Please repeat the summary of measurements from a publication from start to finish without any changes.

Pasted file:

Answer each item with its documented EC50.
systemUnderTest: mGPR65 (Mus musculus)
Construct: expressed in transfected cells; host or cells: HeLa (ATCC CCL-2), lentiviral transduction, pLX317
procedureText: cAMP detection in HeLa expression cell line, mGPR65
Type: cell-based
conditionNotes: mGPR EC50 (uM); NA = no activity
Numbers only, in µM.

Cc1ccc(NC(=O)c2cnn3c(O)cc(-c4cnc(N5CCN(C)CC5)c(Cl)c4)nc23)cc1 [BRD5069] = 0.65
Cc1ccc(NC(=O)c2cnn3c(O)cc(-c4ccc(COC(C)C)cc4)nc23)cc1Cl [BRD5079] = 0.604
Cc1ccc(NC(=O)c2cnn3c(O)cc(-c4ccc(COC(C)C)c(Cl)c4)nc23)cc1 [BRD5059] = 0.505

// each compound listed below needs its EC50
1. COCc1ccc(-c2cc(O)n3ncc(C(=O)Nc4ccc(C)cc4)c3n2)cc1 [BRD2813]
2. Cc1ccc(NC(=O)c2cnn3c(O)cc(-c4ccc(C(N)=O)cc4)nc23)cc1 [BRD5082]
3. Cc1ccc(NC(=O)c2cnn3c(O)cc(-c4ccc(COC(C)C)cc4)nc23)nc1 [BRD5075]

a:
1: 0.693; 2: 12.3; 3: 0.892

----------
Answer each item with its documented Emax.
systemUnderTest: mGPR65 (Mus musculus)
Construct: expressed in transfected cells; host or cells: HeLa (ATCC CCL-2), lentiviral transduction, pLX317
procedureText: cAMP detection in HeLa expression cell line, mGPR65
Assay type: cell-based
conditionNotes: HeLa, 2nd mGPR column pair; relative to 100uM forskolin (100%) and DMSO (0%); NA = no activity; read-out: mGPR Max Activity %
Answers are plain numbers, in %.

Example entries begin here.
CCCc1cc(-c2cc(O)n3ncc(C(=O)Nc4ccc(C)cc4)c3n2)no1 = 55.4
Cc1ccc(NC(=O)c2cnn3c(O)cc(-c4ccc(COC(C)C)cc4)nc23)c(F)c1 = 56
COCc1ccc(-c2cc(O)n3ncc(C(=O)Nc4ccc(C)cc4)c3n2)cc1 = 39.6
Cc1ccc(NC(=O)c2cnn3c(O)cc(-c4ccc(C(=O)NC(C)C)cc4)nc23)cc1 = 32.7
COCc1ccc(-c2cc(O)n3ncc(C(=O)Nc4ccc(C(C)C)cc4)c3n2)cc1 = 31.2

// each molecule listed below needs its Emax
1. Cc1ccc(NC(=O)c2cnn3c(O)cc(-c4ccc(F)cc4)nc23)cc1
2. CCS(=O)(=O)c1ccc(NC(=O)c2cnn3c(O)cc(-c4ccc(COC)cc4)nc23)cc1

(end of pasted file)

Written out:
Answer each item with its documented EC50.
systemUnderTest: mGPR65 (Mus musculus)
Construct: expressed in transfected cells; host or cells: HeLa (ATCC CCL-2), lentiviral transduction, pLX317
procedureText: cAMP detection in HeLa expression cell line, mGPR65
Type: cell-based
conditionNotes: mGPR EC50 (uM); NA = no activity
Numbers only, in µM.

Cc1ccc(NC(=O)c2cnn3c(O)cc(-c4cnc(N5CCN(C)CC5)c(Cl)c4)nc23)cc1 [BRD5069] = 0.65
Cc1ccc(NC(=O)c2cnn3c(O)cc(-c4ccc(COC(C)C)cc4)nc23)cc1Cl [BRD5079] = 0.604
Cc1ccc(NC(=O)c2cnn3c(O)cc(-c4ccc(COC(C)C)c(Cl)c4)nc23)cc1 [BRD5059] = 0.505

// each compound listed below needs its EC50
1. COCc1ccc(-c2cc(O)n3ncc(C(=O)Nc4ccc(C)cc4)c3n2)cc1 [BRD2813]
2. Cc1ccc(NC(=O)c2cnn3c(O)cc(-c4ccc(C(N)=O)cc4)nc23)cc1 [BRD5082]
3. Cc1ccc(NC(=O)c2cnn3c(O)cc(-c4ccc(COC(C)C)cc4)nc23)nc1 [BRD5075]

a:
1: 0.693; 2: 12.3; 3: 0.892

----------
Answer each item with its documented Emax.
systemUnderTest: mGPR65 (Mus musculus)
Construct: expressed in transfected cells; host or cells: HeLa (ATCC CCL-2), lentiviral transduction, pLX317
procedureText: cAMP detection in HeLa expression cell line, mGPR65
Assay type: cell-based
conditionNotes: HeLa, 2nd mGPR column pair; relative to 100uM forskolin (100%) and DMSO (0%); NA = no activity; read-out: mGPR Max Activity %
Answers are plain numbers, in %.

Example entries begin here.
CCCc1cc(-c2cc(O)n3ncc(C(=O)Nc4ccc(C)cc4)c3n2)no1 = 55.4
Cc1ccc(NC(=O)c2cnn3c(O)cc(-c4ccc(COC(C)C)cc4)nc23)c(F)c1 = 56
COCc1ccc(-c2cc(O)n3ncc(C(=O)Nc4ccc(C)cc4)c3n2)cc1 = 39.6
Cc1ccc(NC(=O)c2cnn3c(O)cc(-c4ccc(C(=O)NC(C)C)cc4)nc23)cc1 = 32.7
COCc1ccc(-c2cc(O)n3ncc(C(=O)Nc4ccc(C(C)C)cc4)c3n2)cc1 = 31.2

// each molecule listed below needs its Emax
1. Cc1ccc(NC(=O)c2cnn3c(O)cc(-c4ccc(F)cc4)nc23)cc1
2. CCS(=O)(=O)c1ccc(NC(=O)c2cnn3c(O)cc(-c4ccc(COC)cc4)nc23)cc1